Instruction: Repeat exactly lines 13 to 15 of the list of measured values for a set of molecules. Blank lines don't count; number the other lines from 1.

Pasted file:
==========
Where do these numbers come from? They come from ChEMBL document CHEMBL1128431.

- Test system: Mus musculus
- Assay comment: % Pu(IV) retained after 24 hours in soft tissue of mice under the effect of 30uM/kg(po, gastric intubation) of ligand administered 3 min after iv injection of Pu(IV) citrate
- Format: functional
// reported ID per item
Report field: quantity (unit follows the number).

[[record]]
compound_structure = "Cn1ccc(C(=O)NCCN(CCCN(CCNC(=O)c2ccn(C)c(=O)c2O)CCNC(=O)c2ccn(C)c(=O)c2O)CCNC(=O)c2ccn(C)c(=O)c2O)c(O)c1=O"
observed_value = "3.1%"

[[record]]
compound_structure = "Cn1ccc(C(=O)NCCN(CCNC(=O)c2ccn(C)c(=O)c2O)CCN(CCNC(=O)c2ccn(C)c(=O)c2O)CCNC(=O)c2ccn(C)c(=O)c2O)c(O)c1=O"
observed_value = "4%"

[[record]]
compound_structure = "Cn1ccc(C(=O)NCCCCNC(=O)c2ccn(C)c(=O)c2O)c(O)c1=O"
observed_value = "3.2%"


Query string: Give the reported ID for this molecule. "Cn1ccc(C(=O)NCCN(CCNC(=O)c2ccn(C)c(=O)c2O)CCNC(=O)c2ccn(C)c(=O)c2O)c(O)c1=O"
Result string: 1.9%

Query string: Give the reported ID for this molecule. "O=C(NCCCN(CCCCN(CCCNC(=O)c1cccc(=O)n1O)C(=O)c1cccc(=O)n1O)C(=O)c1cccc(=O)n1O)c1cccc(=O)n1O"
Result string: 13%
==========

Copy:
[[record]]
compound_structure = "Cn1ccc(C(=O)NCCCCNC(=O)c2ccn(C)c(=O)c2O)c(O)c1=O"
observed_value = "3.2%"